We followed a trail which gave us various views of the lighthouse as we explored the rocky shores.
Bath, Maine is known as the “City of Ships” for its shipbuilding history dating back 400 years. It is home to Bath Iron Works (BIW) where we joined a one-hour trolley tour that took us behind the gates of “The Works” to see how modern U.S. Navy destroyers are built. We learned why the phrase “Bath Built is Best Built” rings true at this ultra-modern facility. Photography is prohibited on the tour, so we sat in rapt attention as the guide narrated the various stages of shipbuilding which he likened to assembling lego blocks. The size and scope of work performed at this facility is staggering. They are just now building two of the Navy’s newest destroyers – the DDG 1000 Zumwalt, and the next Arleigh Burke class ships. Pulling alongside an 800+ ft. long destroyer in drydock is enough to take anyone’s breath away. Don’t miss this one!
The huge blue box in the picture is a floating dry dock, used for launching the ships after their hulls are complete. When ready for launch, a completed ship is moved into the dry dock by means of a hydraulic trolley system. There the vessel rests on temporary cradles and blocking until it can float away. The dry dock sinks by pumping river water into its tanks, and floats again by pumping water out.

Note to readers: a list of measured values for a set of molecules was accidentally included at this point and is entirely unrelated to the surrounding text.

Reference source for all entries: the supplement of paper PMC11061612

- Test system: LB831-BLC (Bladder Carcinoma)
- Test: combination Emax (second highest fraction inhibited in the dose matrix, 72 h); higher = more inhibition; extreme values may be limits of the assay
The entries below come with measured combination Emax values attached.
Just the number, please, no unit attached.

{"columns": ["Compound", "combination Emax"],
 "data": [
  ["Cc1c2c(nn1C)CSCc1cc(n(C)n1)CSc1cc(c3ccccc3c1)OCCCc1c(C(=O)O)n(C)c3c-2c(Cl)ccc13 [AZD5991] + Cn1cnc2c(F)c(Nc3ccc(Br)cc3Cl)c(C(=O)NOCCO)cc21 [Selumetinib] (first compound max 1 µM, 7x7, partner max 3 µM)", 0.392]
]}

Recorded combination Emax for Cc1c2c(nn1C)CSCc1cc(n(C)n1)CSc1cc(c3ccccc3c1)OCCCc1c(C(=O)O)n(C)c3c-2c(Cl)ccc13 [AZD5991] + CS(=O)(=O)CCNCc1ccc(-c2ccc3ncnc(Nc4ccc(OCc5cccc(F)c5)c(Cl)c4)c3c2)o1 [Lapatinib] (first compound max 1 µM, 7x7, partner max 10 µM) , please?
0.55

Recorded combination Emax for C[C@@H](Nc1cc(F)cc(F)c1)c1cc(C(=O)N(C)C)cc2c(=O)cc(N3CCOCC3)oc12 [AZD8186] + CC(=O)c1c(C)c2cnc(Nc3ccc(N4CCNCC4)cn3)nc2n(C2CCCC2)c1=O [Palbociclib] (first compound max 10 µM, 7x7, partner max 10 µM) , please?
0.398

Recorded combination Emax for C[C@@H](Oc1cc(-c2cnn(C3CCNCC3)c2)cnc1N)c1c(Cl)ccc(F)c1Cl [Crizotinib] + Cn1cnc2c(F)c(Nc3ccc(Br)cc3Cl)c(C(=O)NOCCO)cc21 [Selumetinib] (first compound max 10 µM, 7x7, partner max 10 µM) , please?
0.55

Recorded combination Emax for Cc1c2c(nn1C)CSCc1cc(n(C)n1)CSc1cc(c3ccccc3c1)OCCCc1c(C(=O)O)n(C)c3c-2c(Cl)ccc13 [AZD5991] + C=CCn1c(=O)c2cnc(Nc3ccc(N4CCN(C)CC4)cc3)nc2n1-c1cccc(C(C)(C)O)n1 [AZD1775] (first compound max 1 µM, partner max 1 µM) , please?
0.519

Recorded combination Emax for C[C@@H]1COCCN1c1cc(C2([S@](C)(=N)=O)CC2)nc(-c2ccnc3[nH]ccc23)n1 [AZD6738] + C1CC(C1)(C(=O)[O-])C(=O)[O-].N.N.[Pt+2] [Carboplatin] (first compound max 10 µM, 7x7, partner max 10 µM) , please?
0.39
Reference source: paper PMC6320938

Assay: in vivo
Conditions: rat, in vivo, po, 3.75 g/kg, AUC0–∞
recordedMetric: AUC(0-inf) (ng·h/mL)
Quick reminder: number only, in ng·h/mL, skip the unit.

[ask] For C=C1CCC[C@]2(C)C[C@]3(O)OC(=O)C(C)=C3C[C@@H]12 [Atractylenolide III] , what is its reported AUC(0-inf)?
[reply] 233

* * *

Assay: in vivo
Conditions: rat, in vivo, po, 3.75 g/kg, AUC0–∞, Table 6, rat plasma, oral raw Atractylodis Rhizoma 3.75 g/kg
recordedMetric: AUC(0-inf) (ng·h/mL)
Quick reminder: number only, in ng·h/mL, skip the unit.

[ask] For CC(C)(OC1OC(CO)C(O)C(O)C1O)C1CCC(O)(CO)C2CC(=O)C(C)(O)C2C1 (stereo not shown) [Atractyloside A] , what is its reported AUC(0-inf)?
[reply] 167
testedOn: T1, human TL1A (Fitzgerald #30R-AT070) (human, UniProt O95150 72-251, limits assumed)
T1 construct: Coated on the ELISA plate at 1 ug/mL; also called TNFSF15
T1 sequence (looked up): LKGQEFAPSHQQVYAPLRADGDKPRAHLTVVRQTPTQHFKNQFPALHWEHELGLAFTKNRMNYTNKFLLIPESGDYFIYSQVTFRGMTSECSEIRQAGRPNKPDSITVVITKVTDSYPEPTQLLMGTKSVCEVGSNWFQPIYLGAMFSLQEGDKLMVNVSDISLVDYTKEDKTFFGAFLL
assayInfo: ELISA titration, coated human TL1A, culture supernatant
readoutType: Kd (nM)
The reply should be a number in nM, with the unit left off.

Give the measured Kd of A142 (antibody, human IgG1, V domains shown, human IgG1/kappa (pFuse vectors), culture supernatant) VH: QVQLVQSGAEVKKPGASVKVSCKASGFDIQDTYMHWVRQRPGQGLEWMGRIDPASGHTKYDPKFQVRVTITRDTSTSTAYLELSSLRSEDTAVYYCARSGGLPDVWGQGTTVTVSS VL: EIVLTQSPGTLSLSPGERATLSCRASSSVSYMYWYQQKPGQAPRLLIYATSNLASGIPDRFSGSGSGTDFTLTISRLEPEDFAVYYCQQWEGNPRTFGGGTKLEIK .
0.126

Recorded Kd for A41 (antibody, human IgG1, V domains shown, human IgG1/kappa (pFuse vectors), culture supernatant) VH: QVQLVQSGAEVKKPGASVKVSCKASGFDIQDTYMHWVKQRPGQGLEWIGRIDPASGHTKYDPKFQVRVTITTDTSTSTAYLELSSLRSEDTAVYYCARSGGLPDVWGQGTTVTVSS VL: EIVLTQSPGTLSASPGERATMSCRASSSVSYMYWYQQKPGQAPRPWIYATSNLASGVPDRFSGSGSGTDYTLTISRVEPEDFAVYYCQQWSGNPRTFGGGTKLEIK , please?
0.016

Since admission to the Maine Maritime Museum next door is included in the ticket price ($35 per person), plan to spend several hours here if you can. The area’s nautical history is chronicled in detail, and there are several impressive displays. On the center of the grounds is the largest sculpture in New England, a life-size representation of the Wyoming. It was the largest wooden sailing ship ever built, at 426 feet from tip of bowsprit to stern rail. It had six masts, each 177 feet tall! My photo below can not convey the size of this sculpture, but believe me it is impressive.
The sculpture stands on the same spot where the schooner was built in 1909 and is of the same size as shown on the picture below.
Although we aren’t boat fanatics, we found the displays about boat building on this 20-acre campus to be quite interesting. The self-guided tour includes the history of the lobster industry and how it became a staple and symbol of Maine.
After touring and sightseeing, its time to go to the market and get some seafood…lobsters, that is!
After admiring lighthouses and the coastline (not to mention satisfying our lobster cravings), we moved to Bangor, Maine and stayed at Pumpkin Patch RV resort. We spent a couple of days trip planning and preparing Betsy for our border crossing into Canada.
We are now dependent on the internet offered at RV parks in Canada, which is really spotty. Hence my story telling may be somewhat delayed during the next few weeks. Oh the tribulations of international travel!
Up next: Betsy’s “ferry” tale! – St John, NB